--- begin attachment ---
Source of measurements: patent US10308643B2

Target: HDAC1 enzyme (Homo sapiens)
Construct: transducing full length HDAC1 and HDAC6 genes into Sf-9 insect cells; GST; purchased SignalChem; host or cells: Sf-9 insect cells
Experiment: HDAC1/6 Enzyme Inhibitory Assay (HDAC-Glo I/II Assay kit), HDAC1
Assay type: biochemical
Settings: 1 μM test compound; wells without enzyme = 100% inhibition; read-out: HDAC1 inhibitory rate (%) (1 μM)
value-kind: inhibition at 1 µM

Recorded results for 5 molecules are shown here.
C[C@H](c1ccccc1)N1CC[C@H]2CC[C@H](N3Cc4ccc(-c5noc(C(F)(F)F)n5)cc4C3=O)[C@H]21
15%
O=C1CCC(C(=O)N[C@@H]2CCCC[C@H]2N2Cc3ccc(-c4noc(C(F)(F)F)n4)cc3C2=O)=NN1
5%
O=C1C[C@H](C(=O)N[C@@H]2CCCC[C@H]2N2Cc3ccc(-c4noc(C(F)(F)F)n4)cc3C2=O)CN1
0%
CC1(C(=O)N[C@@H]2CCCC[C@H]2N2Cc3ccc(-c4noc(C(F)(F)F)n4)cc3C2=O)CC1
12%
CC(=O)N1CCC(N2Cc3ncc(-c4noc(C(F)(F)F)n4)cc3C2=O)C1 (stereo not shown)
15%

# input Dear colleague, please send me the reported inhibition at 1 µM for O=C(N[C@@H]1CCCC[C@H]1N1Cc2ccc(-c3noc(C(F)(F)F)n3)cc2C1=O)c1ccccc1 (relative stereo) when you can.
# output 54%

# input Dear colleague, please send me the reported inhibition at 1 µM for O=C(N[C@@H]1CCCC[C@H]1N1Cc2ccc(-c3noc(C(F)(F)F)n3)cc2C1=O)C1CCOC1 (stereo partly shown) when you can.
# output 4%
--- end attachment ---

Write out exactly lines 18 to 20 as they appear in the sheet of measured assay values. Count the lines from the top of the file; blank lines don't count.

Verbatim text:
15%

# input Dear colleague, please send me the reported inhibition at 1 µM for O=C(N[C@@H]1CCCC[C@H]1N1Cc2ccc(-c3noc(C(F)(F)F)n3)cc2C1=O)c1ccccc1 (relative stereo) when you can.
# output 54%